In this review, I'll cover what the EZ Pad is, the installation process, and how it's held up as a base for my hot tub over the years.
What are EZ Pads?
EZ Pads are ready-made interlocking synthetic pads which are designed to be used as a base for hot tubs and swim spas.
From the manufacturer:
The EZ Pad hot tub/spa pad provides a solid level foundation base that evenly distributes the weight of the hot tub, required for warranty compliance and for optimal performance of the jets and filtration system.
They are a simple, portable and cost-effective alternative to other more permanent options, like concrete or gravel pads, or putting your hot tub on a deck.
How thick are EZ Pads?
EZ Pad panels are 2 inches thick, and made of a heavy gauge HDPE plastic with a hollow, blow-molded construction.
This makes them very light and portable, but also strong enough to support almost any type of spa.
Did you know? EZ Pads are tested to 5,000 lbs per square foot.
Statistics like this are more useful with context. As an example:
- The Hot Spring Vanguard is a 6-person spa which weighs 4,540 lbs when filled
- The average weight of an American man is 197.9 lbs
- At full occupancy with 6 adults, that spa would weigh 5,727 lbs
The footprint of the spa is 7'3"x7'3", so that gives it a weight of less than 109 lbs per square foot—well within the EZ Pad's limits!
Even large swim spas only weigh up to around 150 lbs per square foot.
How do you install an EZ Pad?
EZ Pads provide full installation instructions on their website, but here are the details of how I installed mine.
One of the great things about the EZ Pad is that you don't have to get a concrete base installed—the material under the spa pad can be concrete, pavers, grass, dirt, sand, gravel, crushed rock or granite.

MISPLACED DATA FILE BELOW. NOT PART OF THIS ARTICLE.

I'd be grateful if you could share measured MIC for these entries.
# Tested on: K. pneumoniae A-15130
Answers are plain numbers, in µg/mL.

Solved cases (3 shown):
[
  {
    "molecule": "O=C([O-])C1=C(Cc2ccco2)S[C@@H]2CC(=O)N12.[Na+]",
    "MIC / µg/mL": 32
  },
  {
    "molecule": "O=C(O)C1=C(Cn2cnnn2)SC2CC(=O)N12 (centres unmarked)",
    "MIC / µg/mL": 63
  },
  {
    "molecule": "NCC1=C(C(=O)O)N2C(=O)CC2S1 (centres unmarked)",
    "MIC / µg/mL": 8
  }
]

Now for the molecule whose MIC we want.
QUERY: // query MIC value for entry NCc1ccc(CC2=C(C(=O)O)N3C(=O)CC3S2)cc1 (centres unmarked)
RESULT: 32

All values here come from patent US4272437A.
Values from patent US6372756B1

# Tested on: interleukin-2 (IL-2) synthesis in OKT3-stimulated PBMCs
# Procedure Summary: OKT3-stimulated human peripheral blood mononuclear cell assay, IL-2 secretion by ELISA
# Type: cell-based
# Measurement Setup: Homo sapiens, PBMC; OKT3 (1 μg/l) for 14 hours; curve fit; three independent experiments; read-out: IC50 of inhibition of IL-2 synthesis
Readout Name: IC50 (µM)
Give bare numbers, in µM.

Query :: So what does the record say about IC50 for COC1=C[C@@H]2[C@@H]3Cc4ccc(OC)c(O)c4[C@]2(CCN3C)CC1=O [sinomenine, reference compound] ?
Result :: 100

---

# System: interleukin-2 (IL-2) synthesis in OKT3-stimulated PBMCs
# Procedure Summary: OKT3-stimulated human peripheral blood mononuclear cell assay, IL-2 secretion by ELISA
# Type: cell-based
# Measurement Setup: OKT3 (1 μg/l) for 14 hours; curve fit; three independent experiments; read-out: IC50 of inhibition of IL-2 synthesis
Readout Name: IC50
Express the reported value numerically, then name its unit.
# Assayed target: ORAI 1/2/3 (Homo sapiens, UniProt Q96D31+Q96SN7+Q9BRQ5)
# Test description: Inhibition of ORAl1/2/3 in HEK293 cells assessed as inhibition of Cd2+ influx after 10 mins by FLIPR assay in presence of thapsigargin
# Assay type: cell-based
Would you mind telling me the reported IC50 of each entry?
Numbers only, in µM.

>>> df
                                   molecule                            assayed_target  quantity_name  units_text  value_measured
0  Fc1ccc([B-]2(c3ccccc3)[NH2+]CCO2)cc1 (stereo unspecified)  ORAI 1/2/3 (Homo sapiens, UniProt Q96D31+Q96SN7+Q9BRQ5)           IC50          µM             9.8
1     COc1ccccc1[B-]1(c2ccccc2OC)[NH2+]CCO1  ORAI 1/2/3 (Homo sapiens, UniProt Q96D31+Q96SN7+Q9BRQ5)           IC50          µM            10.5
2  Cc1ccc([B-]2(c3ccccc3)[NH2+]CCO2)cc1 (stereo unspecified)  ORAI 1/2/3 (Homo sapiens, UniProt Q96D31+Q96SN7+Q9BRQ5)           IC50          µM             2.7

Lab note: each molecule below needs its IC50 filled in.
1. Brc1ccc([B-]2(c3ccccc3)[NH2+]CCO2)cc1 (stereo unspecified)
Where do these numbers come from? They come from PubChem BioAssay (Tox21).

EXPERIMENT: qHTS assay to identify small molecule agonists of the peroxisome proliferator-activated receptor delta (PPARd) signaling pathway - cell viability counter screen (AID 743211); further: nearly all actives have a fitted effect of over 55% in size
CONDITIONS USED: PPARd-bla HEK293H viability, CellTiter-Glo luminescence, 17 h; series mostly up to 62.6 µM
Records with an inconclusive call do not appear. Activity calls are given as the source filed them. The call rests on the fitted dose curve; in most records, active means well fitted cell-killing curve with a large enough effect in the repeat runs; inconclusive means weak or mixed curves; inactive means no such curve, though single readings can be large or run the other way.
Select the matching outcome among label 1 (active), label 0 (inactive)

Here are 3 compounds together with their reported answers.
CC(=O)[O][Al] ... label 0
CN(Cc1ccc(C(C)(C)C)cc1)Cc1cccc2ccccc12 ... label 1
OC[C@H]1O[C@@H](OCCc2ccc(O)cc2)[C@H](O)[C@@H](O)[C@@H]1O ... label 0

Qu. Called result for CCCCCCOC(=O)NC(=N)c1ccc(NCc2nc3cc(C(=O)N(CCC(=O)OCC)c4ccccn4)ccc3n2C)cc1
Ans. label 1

You still need a flat, level surface for a spa pad, with good drainage to avoid any chance of flooding.
In my case, I had a square hardpack/dirt patch in the corner of my yard that had previously been used for seating around a fire pit:
If you don't already have a flat area of at least 8'x8' (the size of the regular EZ Pad), this is something you'll have to do before installing your spa, whether you go with the EZ Pad or not.
Once you have prepared a level surface, you can assemble the pad.
The standard 8'x8' EZ Pad comes as a set of four 2'x2' panels which fit together to form the larger square.
Assembly is easy; the panels attach to each other with plastic connectors. These need to be screwed to the underside of the panels:
You will need a screwdriver for this part, but that's really all that's required. Once the pad is assembled, just flip it over and move it into place.
EZ Pads are modular, and can be made into bases larger than 8'x8'. EZ Pads do not recommend trying to flip over groups of more than 6 panels (8'x12') at once though; they have more info on how to assemble larger EZ Pads on their site.
My EZ Pad in its final position:
Are EZ Pads good?
So, do I recommend the EZ Pad? In short, yes! I have had a great experience with it so far.
Here's what I like about the EZ Pad:
- Sturdy spa base: It has not cracked or bent, and has supported the weight of my spa with no problems.
- No need for a concrete pad: I was able to avoid the hassle of scheduling contractors to build a permanent foundation.
- No permits or inspections needed: It's not permanent, so I didn't need to worry about getting a permit.
- Quick to install: An adult with a screwdriver can put it together in just a few minutes.
- Customer service: The first EZ Pad I ordered got lost in transit, and the company were very helpful and sent a replacement immediately.
- Lifetime guarantee: I have not needed to use this, but it's nice to know it's there.
How could it be improved?
- Color selection: The EZ Pad only comes in one color at the time of writing, which is a concrete-like gray. This was fine for me but could be limiting if you'd prefer it to blend in with a different surface.
- Cleaning: The surface is textured, which means that over time, dirt can build up on the surface of the pad. It can take some scrubbing or pressure washing to get it looking clean again.
- Raised corners: I have a smaller spa, which means the corners of the pad are unloaded. There is a note on their website that explains how thermal expansion can cause unloaded corners of EZ Pads to lift slightly, and I did experience a mild case of this. I was able to fix it by pinning the corners down with some landscape staples.
Overall, the EZ Pad was an inexpensive and hassle-free way to get my site ready and my spa in place quickly, and has also held up well over time.
If you have a mostly level spot that doesn't otherwise need any work to get it ready for a spa, I'd say the EZ Pad is a great option for getting a foundation in place quickly.